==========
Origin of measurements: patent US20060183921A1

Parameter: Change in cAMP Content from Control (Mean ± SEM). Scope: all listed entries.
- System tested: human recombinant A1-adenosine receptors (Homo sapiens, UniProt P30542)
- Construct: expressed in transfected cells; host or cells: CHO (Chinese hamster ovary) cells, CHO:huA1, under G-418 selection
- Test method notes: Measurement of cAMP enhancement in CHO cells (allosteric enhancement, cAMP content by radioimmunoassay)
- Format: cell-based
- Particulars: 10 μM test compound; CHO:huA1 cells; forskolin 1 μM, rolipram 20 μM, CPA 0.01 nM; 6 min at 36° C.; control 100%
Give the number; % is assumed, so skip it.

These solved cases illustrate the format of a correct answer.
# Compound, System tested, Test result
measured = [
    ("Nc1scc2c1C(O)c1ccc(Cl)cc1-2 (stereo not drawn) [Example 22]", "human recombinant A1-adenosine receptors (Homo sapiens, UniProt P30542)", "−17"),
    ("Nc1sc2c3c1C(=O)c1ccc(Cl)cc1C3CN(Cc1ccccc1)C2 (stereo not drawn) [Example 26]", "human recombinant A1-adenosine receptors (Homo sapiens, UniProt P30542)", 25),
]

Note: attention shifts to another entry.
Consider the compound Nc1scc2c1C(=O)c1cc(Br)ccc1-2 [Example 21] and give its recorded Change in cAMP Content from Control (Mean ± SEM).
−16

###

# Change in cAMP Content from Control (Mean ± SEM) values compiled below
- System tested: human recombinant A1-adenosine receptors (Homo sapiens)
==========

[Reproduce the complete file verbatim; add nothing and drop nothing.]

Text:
Origin of measurements: patent US20060183921A1

Parameter: Change in cAMP Content from Control (Mean ± SEM). Scope: all listed entries.
- System tested: human recombinant A1-adenosine receptors (Homo sapiens, UniProt P30542)
- Construct: expressed in transfected cells; host or cells: CHO (Chinese hamster ovary) cells, CHO:huA1, under G-418 selection
- Test method notes: Measurement of cAMP enhancement in CHO cells (allosteric enhancement, cAMP content by radioimmunoassay)
- Format: cell-based
- Particulars: 10 μM test compound; CHO:huA1 cells; forskolin 1 μM, rolipram 20 μM, CPA 0.01 nM; 6 min at 36° C.; control 100%
Give the number; % is assumed, so skip it.

These solved cases illustrate the format of a correct answer.
# Compound, System tested, Test result
measured = [
    ("Nc1scc2c1C(O)c1ccc(Cl)cc1-2 (stereo not drawn) [Example 22]", "human recombinant A1-adenosine receptors (Homo sapiens, UniProt P30542)", "−17"),
    ("Nc1sc2c3c1C(=O)c1ccc(Cl)cc1C3CN(Cc1ccccc1)C2 (stereo not drawn) [Example 26]", "human recombinant A1-adenosine receptors (Homo sapiens, UniProt P30542)", 25),
]

Note: attention shifts to another entry.
Consider the compound Nc1scc2c1C(=O)c1cc(Br)ccc1-2 [Example 21] and give its recorded Change in cAMP Content from Control (Mean ± SEM).
−16

###

# Change in cAMP Content from Control (Mean ± SEM) values compiled below
- System tested: human recombinant A1-adenosine receptors (Homo sapiens)